Maybe gross, but true (0)

Anonymous Coward | about 5 months ago | (#47217605)

So at the risk of seeming gross: I've shelled out for porn sites in the past (before you get all judgy, so has my fiance, and we're fine. Deal with it or skip to another comment.) Convenient access to a selection of media that interests me, unlimited downloads and they seem happy enough to take my word for it that I'm not going to turn around and make their lives harder by copying their content all over the 'Net.

For other media types - I might use band-camp or something, but if I want a movie or mainstream music I'm buying a used DVD or CD. Sorry Hollywood, if you wanted my money there were a good ten or fifteen years during which you could have decided not to be complete a-holes about the arrival of the Internet. As it stands, I think you are an even bigger bag of pricks than the porn industry, and I hope your business model takes you down with it.

Archives (1)

Almonday (564768) | about 5 months ago | (#47217805)

Not all physical (optical) media is devoted to entertainment; there are plenty of folks who have yet to be sold on "the cloud" for whatever reason but who still worry about bitrot and the ability to access content relatively quickly. Case in point, one of my immediate family members is a photography buff who has a large library of scanned negatives dating back to the 30s and he's been eyeing M-Discs [mdisc.com] for a while now. Still too expensive for regular use but like many amateur archivists, he's playing a long game.

Streaming-only devices are still a poor choice, (1)

SeaFox (739806) | about 5 months ago | (#47217915)

Even if streaming services eventually overtake physical media usage it still makes little sense to buy a streaming-only player (AppleTV or Roku) instead of a blu-ray player which can access streaming services as well. The difference in costs between the two is too small given the additional functionality of a blu-ray player for playing physical media, including the library of DVDs people may have already from "the good ol' days" before Netflix instant streaming.

Plus, it's a bit more convenient to take your DVD/BD to a friend's house than uncoupling a VUDU or Amazon-On-Demand account from a device to sign in as someone else and access a different library of content.

Streaming? ain't got time for that (or bandwidth) (1)

marxz (971164) | about 5 months ago | (#47218129)

despite living in a major city, in a suburb popular with young educated professionals, all we have access to in much of the area is 4G, which tends to be a washout at peak times (a youtube video at low quality is a "go away and read a book" while it caches is par for the course at 6am-7am and 6pm through to 10pm weekdays).
Given I can drive down to my local bricks and mortar store, buy a 1080 def blueray (for pocket change) drive home AND watch half the movie before a download of a 420 def movie has cached enough to not splutter, jerk and pause regularly (and that's on the services that allow significant caching) I think I'll be waiting a long, long time for broadband upgrade (or moving to some other geographical location) before streaming movies becomes my service of choice (and don't even get me started on regional licensing where the low level of any quality content (talking artistic quality not def this time) makes the locally available subscription models a bad joke.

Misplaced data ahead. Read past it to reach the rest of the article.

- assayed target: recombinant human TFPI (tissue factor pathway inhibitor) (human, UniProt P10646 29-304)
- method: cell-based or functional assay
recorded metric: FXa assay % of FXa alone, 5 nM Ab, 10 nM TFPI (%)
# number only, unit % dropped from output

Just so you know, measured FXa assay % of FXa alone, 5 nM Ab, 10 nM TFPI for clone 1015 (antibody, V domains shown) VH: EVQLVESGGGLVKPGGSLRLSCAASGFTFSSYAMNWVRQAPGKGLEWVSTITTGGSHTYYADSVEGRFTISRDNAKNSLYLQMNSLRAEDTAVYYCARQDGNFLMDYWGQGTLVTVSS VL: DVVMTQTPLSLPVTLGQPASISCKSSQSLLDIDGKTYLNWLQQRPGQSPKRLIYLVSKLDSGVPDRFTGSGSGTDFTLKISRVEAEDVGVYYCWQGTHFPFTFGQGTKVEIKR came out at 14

Redbox and netflix (-1)

Anonymous Coward | about 5 months ago | (#47218267)

One thing I like about myself is my skin color. I am "white". That is to say I'm a racially pure white person. How awesome is that !??!!

I really enjoy associating with others of my own race. I don't dislike other races, but simply prefer to pass my time among my own kind. Is there any harm in that? I think not. Freedom of association is a fundamental freedom, and I would not deny anyone the right to associate with anyone of their choosing. But in my case, I prefer my own kind, that is to say White People, the people whom I love.

God bless you all, and have a wonderful day!

Not everyone has internet at home (2, Insightful)

Anonymous Coward | about 5 months ago | (#47218667)

Drive north of Boston to Dartmouth College. Home of the 1st remote computer connection (from Bell Labs, 1947ish). Oh, and BASIC. There's a bit of tech in the area. Those living in most of the towns nearby can get comcast cable. Many roads don't have cable but there's a wireless internet provider.

But there are still local DVD rental stores. Remember those? Drive 20-30 minutes out, away from interstate 89 & 91 and you cannot get internet except by Satellite or dial up. Your cell phone will be intermittent. 4G? 3G isn't available out there. There are cell towers on the interstate, but there are still dead zones along the way. Heck, when the iPhone came out, some Dartmouth students found their contract canceled because they were always roaming, even on campus. And the iPhone is only 5-6 years old.

If you want to watch a movie, you drive 20-30 minutes back into town for the theatre or you get a DVD rental.

This is most of the US. The people in dense areas and on the coasts can stream, but for the rest, it's DVDs or VHS.

streaming is all good, but..... (1)

bn-7bc (909819) | about 5 months ago | (#47219927)

show mw a streaming service available to me(that is in Norway) that streams the restored StarTrek series (Tng, ENT) in 1080p with 7.1 lossless sound. I suspect you will find that a hard job, so at present the only way for me to get what i want legally is to get the blureays.